Meet Gwyn Thomas, who is dead. He won’t lie down but he does occasionally slump on a sofa clutching the urn that holds his ashes, and often he’s to be found perched on a staircase, listening in on his father and his younger self, or eavesdropping on his neighbours. ‘Tell him to…’ he says, planting ideas in people’s heads. And who are these people he manipulates like puppets? Why, the people of the Rhondda Valley, of course, where Gwyn was born and bred, and the place that is the setting for his novels, short stories, plays, and autobiographical writings. Before seeing The Dark Philosophers, I knew nothing about the life and work of this renowned Welsh writer, but now he feels like a friend.
So here we are in the Valley, sometime in the 1930s, a place where people live ‘operatically, in shouts’. The crowded Terraces are represented by a clutter of junk-shop furniture – closets and wardrobes and chests. Wardrobe doors burst open and out come the villagers. An ensemble of seven (four men and three women) play around 30 colourful characters – and that’s not including Michael Parkinson, the goats, and the Oxford University students. They are as sharp and sparky an ensemble as you are likely to find anywhere, drawing us from one terrible – and often terribly funny – tale to another with breakneck speed and razor-sharp observation.
Told By An Idiot are masters of physical and visual modes of storytelling, and Paul Hunter’s direction brings out the best of everyone (and everything) on stage. A wardrobe door pops open, and we’re instantly in a Valley pub, witnessing a game of darts. Two people crawl painfully slowly across the floor in almost-darkness and we’re on the coal face too. A watering can is emptied over a man tugging his raincoat up to his ears, and we’re caught in the downpour with him. A broom, a jacket, and a wig are pulled together and there, looming over us menacingly, is Oscar the mountain-owner, the embodiment of capitalist greed, a tyrant who is willing to kill a poor man scavenging for coal just for the hell of it.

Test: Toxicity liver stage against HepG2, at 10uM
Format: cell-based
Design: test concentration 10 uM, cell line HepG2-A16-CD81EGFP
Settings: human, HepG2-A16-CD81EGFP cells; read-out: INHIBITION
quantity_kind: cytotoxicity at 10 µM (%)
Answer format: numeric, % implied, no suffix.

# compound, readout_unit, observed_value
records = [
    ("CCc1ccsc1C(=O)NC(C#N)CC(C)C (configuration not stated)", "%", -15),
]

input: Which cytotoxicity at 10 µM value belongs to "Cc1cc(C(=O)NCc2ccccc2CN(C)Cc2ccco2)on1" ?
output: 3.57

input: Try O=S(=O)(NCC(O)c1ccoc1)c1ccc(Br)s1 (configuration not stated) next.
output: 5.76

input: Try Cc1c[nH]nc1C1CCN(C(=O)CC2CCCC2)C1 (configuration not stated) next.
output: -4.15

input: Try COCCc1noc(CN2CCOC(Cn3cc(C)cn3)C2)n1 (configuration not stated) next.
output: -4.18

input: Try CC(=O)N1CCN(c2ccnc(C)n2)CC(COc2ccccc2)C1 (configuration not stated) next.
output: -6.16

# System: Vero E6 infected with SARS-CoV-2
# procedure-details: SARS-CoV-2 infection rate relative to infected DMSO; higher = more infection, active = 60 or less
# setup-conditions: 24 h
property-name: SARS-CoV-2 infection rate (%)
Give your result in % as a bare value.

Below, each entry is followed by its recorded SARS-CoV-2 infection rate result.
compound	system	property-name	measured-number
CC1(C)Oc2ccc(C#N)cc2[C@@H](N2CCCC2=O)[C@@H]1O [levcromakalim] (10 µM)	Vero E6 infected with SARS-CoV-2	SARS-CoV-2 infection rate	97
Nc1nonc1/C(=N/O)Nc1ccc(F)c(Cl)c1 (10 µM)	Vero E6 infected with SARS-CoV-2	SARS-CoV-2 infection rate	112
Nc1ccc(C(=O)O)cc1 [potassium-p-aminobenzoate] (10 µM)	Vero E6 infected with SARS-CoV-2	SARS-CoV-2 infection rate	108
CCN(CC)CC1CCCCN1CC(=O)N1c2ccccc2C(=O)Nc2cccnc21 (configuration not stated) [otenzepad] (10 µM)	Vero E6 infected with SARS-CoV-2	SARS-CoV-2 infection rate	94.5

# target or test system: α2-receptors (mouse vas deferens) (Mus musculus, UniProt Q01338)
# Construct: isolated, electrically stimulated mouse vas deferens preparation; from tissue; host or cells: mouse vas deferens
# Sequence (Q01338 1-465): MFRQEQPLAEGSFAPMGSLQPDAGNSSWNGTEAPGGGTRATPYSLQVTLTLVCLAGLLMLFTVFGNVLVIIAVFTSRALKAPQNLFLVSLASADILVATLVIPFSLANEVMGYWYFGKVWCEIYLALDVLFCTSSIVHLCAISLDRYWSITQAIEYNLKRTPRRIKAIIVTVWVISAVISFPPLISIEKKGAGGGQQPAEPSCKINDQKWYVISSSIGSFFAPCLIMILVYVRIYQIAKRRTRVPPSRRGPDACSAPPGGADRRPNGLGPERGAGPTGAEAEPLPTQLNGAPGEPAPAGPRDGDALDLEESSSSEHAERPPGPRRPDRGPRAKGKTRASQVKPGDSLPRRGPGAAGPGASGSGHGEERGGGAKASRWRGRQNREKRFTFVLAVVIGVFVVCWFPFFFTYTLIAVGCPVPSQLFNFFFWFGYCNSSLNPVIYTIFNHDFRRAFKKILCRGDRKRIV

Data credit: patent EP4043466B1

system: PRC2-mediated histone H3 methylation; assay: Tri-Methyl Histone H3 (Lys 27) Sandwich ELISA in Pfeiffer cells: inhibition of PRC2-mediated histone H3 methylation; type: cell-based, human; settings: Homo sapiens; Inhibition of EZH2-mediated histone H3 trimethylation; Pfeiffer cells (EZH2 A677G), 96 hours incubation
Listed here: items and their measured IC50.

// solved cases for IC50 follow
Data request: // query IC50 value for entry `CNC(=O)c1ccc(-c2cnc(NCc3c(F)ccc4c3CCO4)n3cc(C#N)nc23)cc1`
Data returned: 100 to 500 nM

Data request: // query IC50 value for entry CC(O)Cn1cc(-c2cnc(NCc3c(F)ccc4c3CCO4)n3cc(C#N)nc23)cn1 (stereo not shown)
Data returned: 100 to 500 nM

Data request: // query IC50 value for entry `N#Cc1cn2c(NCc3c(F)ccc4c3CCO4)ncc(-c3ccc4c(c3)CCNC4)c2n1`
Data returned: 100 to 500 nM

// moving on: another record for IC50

Some of the stories get pretty hairy: the coal-scavenging murderous-capitalist story is nasty in all sorts of ways; and one about a goat-keeper whose daughters take desperate measures to save their youngest sister from the abuse that they’ve experienced is horrible, yet told with a terrible black humour: ‘Could you love a goat?’ the goat-keeper asks the young lad who has come to work for him…
Every element of the production is beautifully realised: the characterisations (flirty barmaids, tired miners, and a shy lad ‘so thin he’s liable to fall through the cracks in the pavement’); the feisty physical action (a rip-roaring Commedia-style fight scene, a kitchen-table murder, a dodgy cabaret singer’s worst moment, seen through the eyes of her audience of male admirers); the sound (great booming crashes from the pits, gently tinkling pianos, and the odd tune on a ukelele); the design, which conjures up a sepia-tinged, earthy world – the nutty wood brown ‘architecture’ lit with street-lamp ambers. The text, crafted by Carl Grose, is both poetic and cheerily colloquial: ‘You could boil a bloody egg to those blasts, eh… Every three minutes, aren’t they?’
All this and scene-shifting too! As two actors who’ve been playing goats stop their bleating and leap up to move a large table aside, our Gwyn chimes in with: ‘You don’t see that every day, do you? Goats moving furniture’. You don’t indeed. But I’m very glad I did.